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Acacia scirpifolia facts for kids

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Acacia scirpifolia
Scientific classification
Acacia scirpifoliaDistMap795.png
Occurrence data from AVH

Acacia scirpifolia is a shrub or tree of the genus Acacia and the subgenus Phyllodineae that is endemic to western Australia


The dense shrub or tree typically grows to a height of 1 to 4 metres (3 to 13 ft). It has glabrous and flexuose branchlets with caducous light-brown stipules with a length of 2 to 6 mm (0.079 to 0.236 in). The smooth, fleshy, green phyllodes are terete to subterete with a length of 7 to 20 cm (2.8 to 7.9 in) and a width of 1 to 1.5 mm (0.039 to 0.059 in) and are slightly incurved at apex. It blooms from August to October and produces yellow flowers. The inflorescences are found on racemes in groups of three to six. The spherical flower-heads have a diameter of 5 to 6 mm (0.20 to 0.24 in) and contain 20 to 30 golden flowers. Following flowering seed pods that resemble a string of beads form and have a length of up to 16 cm (6.3 in) and a width of 4 to 5 mm (0.16 to 0.20 in). The shiny black seeds have a length of 5 to 7 mm (0.20 to 0.28 in) and have an elliptic to narrowly elliptic or narrowly oblong shape.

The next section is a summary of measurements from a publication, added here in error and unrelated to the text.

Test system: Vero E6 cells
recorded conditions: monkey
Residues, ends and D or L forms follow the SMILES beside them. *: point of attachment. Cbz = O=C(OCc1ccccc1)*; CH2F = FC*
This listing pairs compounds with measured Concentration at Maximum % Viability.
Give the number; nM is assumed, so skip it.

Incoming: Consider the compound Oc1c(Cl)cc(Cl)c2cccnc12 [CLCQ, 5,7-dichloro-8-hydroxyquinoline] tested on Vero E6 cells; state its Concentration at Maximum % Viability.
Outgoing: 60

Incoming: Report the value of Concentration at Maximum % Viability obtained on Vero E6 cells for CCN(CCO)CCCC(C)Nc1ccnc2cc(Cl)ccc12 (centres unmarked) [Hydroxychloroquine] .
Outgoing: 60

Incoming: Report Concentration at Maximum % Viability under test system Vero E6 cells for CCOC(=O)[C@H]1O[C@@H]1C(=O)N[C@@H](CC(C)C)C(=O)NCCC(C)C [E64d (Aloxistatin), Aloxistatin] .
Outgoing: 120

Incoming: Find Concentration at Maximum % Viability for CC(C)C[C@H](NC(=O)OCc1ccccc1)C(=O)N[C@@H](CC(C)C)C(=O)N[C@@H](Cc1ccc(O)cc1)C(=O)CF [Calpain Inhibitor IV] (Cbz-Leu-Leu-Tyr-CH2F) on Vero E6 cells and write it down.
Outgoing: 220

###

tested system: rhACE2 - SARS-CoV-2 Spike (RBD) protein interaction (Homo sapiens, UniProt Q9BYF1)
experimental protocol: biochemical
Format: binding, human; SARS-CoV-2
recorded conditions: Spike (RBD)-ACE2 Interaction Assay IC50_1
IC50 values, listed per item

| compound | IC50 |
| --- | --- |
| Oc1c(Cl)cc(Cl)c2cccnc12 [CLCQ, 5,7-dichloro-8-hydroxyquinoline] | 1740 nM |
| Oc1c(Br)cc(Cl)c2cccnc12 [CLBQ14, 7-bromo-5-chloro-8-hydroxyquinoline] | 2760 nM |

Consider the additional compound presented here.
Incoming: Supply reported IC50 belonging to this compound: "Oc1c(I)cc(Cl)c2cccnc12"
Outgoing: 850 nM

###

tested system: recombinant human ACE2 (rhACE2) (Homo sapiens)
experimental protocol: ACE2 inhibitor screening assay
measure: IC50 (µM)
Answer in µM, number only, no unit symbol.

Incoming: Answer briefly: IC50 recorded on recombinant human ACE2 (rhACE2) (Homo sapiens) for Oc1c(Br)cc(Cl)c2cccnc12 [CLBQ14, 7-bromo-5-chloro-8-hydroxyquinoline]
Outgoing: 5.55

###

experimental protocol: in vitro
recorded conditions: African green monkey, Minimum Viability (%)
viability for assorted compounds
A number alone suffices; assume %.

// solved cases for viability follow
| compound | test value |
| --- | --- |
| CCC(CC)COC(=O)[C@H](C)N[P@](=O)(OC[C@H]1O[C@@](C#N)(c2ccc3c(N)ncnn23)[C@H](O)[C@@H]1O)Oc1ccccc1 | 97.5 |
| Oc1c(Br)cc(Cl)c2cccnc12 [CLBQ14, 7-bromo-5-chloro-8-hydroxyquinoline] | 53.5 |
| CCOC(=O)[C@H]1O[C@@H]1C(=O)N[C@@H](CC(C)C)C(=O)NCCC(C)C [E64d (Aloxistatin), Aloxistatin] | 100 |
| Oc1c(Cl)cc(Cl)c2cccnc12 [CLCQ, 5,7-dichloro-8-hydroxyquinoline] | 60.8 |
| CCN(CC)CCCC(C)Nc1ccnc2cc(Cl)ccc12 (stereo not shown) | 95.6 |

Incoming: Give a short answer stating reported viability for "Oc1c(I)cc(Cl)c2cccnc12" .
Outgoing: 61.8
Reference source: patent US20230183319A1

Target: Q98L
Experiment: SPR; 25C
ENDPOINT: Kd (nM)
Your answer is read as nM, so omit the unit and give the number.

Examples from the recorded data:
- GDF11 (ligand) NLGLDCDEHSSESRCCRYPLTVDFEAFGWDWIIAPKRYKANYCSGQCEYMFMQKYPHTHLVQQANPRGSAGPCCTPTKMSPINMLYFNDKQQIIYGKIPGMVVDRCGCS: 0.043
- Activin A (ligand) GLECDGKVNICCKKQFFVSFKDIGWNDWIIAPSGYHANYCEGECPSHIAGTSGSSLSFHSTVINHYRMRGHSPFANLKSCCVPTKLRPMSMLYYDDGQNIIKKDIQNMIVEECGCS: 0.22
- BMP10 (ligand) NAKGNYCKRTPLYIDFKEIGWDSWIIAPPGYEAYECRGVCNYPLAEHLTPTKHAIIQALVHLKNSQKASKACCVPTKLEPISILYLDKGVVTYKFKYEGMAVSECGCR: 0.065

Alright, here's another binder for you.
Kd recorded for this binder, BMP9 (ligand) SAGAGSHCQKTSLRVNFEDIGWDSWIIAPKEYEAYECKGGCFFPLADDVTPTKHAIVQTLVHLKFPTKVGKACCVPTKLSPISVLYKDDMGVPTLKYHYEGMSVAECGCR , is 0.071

The species was first formally described by the botanist Carl Meissner in 1855 as part of the work Botanische Zeitung. It was reclassified as Racosperma scirpifolium in 2003 by Leslie Pedley then transferred back to genus Acacia in 2006. The species is often confused with Acacia restiacea.


It is native to an area in the Mid West and Wheatbelt regions of Western Australia where it grows in gravelly sandy soils. It is found from the Cooloomia Nature Reserve in the north down to around Moora in the south and is often situated on road-verges.

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